Now the title makes sense. It took me 60 years to become me.   

When we collect the 1937 memoirs, the ones before we are born, we are gathering a version of that shopkeeper, a representative for that shopkeeper, and my nana. We are testing the climate of our birth. Who were these people? Now the project is no longer about me.  What were their beliefs? There was a whole raft of us. Out at sea. Bobbing about on the whim of society who decided in 1959 we are evidence of shame. Or in 1988 we should be strong and proud of our heritage: as long as our heritage is only the black side.

As Akala’s Guardian article ‘As I grew up, I became embarrassed by my mother’s whiteness'proves. posted by @Sabina Quarcoopome 

You can read our response here.

Well I’ve landed. 12 have landed with me. We are training ourselves to gather these stories. Not to get anyone, but to investigate how we have all been had. Creating an enemy is the way the rich divide and conquer. They stay rich. We stay poor. Like I read in one of the Excavating the Reno posts this week: someone’s white English granddad accepting his poverty with pride because as he said ‘at least I’m not black.’ That would indeed be impoverished.  After watching the documentary ‘Morning In The Streets’ filmed in 1958, again posted in Excavating the Reno FB by @Philip Collins Snr, I absolutely understand we were all impoverished but while we were pointing the finger at each other we weren’t pointing it at them.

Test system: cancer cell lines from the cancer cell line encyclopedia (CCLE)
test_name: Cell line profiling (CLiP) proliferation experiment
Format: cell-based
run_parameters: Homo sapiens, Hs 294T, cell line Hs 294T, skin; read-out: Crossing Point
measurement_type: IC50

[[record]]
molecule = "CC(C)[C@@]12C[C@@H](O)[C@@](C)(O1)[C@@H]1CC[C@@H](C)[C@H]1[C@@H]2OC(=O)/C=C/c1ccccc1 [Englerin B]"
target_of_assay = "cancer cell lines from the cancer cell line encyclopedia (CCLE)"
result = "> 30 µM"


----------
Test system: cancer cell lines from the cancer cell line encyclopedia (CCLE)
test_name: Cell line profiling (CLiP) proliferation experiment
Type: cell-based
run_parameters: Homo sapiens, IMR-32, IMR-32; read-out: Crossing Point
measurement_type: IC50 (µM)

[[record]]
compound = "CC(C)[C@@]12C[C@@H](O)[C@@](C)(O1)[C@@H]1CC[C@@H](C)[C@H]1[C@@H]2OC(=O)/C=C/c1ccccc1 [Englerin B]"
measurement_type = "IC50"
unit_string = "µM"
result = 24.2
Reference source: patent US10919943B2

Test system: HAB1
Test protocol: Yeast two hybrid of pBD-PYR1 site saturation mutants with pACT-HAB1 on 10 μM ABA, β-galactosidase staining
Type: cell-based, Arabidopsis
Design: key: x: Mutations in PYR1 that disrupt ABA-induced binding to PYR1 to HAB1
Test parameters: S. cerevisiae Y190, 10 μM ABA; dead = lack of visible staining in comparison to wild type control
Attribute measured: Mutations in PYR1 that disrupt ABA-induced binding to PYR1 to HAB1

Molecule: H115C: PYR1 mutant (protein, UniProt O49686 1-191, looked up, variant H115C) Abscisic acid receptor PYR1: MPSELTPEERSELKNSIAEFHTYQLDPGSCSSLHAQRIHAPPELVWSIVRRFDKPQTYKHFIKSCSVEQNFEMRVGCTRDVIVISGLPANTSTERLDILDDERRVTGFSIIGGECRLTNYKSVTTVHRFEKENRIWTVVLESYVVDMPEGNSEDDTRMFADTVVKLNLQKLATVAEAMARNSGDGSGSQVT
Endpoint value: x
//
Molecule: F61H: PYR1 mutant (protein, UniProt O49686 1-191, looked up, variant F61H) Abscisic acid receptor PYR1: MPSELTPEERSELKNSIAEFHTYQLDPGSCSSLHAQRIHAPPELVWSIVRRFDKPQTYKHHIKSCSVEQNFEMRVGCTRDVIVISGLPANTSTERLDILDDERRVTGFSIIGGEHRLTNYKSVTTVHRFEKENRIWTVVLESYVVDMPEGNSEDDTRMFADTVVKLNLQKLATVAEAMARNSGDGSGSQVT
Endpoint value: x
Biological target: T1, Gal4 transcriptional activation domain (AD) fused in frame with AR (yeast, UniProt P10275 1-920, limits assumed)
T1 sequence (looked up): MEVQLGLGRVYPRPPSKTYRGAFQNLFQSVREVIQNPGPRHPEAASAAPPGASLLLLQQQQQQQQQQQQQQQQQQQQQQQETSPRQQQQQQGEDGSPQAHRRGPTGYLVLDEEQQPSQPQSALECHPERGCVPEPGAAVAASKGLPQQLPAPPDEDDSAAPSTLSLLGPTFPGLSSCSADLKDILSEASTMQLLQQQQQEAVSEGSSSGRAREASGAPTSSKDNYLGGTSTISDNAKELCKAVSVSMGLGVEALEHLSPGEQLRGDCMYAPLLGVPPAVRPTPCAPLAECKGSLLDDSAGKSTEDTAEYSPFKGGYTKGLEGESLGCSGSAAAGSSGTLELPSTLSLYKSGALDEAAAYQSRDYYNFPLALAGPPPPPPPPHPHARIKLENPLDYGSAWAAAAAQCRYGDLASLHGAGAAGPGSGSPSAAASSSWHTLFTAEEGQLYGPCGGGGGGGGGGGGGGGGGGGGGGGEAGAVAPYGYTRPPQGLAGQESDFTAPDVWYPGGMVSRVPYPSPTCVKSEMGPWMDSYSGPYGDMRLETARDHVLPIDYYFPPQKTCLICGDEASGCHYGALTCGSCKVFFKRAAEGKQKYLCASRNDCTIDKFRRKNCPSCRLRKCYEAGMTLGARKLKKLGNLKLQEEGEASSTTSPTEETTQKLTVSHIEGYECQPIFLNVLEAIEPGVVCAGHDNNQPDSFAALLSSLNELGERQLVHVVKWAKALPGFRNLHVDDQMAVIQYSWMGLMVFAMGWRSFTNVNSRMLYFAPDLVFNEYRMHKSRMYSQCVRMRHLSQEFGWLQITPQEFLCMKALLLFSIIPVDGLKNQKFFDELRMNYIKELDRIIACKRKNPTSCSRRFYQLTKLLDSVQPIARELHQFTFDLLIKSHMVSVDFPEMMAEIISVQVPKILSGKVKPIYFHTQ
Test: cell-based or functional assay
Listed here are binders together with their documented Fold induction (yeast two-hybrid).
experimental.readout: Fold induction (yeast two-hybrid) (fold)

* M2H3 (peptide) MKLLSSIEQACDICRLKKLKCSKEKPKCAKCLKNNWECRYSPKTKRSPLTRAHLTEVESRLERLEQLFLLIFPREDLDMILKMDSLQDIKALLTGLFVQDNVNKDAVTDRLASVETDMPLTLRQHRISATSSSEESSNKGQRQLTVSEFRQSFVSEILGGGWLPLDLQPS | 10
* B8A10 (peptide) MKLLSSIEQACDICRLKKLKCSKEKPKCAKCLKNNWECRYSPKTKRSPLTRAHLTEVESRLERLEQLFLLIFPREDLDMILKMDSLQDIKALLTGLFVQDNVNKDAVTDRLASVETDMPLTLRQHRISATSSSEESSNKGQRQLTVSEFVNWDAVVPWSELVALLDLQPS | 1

The test this week is to interview someone we don’t know. We chose people we are familiar with: our digital artist Sean, and our cameraman John. We find out it isn’t too much of a leap, as you will find out by watching our 2 hours workshop broken into small memoir bites and posted here weekdays. Listening creates empathy: one human to another. So, our residency is not just about me: it’s about all of us.

 Sean: 'I was born in 1988.’

Interestingly, the same year as Akala is talking about.

Oh, and the third thing is a beautiful thing and made my dad forever human to me. I may be five now. And my brother has pulled the arm out of my doll, my Xmas present. And my dad walks me to the doll’s hospital. I’m holding his hand. It’s a day like today. Cold and slippy, but I am holding my dad’s hand, which always meant clinging to one of his big fingers.

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Everyone Was Sick Of Listening To Me